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Dana, zakat and charity
– by Aditi Roy Ghatak
India is moving up the ranks of countries measured in the CAF World Giving Index. Its ranking has improved to 81 from 91. Given the size of the Indian population – more than 1.3 billion – Indian givers easily outnumber those of other countries in sheer numbers. The CAF states that some 340 million Indians participated in helping a stranger in 2016 (down from 401 million in 2015), 265 million gave money (up from 203 million in 2015) and 256 million volunteered (up from 200 million in 2015).
Indian religions such as Hinduism and Sikhism set great store by “dana”. It resembles the Christian idea of charity, and the related Muslim principle is called “zakat”. Based on national survey data, the Pratichi Institute, which is run by Nobel laureate Amartya Sen, reckons that donations by Hindus amount to almost € 2 billion annually. The respective figures are € 220 million by Sikhs, € 55 million by Christians and € 340 million by Muslims.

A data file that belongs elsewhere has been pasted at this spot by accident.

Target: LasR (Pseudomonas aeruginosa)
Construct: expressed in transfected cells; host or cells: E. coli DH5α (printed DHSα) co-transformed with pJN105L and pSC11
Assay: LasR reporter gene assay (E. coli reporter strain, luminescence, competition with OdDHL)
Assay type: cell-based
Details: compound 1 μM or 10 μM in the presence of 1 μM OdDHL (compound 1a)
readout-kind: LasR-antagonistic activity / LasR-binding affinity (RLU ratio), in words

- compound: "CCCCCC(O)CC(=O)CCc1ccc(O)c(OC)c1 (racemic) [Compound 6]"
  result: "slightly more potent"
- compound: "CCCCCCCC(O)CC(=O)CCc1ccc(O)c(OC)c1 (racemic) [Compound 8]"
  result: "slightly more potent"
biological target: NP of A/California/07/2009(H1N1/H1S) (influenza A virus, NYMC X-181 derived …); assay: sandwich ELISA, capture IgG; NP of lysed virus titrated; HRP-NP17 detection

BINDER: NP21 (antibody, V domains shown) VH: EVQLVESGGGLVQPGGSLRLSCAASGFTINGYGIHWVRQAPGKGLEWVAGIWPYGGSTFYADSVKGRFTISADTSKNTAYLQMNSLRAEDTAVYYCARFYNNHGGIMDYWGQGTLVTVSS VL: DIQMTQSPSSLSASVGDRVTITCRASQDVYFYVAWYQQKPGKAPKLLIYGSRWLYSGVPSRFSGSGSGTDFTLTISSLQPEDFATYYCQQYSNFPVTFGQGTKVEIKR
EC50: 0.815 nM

In view of the dramatic social disparities, such charity does not suffice. Development efforts must be coordinated and designed properly in order to drive sustainable change (see main article). The sad status is clearly spelt out in India’s rank on the human development index: 130. Its rank on the SDG Index is 110. (arg)